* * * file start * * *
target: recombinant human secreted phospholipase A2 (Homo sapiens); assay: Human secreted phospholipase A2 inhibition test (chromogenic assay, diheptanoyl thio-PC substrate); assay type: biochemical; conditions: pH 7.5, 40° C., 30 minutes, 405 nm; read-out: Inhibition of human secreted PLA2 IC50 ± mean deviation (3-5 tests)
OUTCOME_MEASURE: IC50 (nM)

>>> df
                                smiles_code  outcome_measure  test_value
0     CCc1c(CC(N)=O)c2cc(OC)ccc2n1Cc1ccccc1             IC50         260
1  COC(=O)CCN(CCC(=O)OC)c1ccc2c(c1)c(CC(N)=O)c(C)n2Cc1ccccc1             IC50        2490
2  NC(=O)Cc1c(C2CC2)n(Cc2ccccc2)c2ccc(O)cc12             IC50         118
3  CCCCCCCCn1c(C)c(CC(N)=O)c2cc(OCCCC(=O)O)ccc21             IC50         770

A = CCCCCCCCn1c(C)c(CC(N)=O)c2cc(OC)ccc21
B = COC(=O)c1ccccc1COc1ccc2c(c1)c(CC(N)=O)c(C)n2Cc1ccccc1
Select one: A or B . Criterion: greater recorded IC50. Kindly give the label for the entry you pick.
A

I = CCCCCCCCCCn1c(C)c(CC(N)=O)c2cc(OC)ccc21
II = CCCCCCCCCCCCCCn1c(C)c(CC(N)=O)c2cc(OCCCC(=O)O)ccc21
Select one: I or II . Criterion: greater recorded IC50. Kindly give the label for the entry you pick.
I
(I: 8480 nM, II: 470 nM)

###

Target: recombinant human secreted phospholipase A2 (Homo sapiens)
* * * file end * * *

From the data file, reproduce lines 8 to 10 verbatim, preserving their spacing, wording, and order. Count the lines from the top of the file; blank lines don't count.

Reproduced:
3  CCCCCCCCn1c(C)c(CC(N)=O)c2cc(OCCCC(=O)O)ccc21             IC50         770

A = CCCCCCCCn1c(C)c(CC(N)=O)c2cc(OC)ccc21
B = COC(=O)c1ccccc1COc1ccc2c(c1)c(CC(N)=O)c(C)n2Cc1ccccc1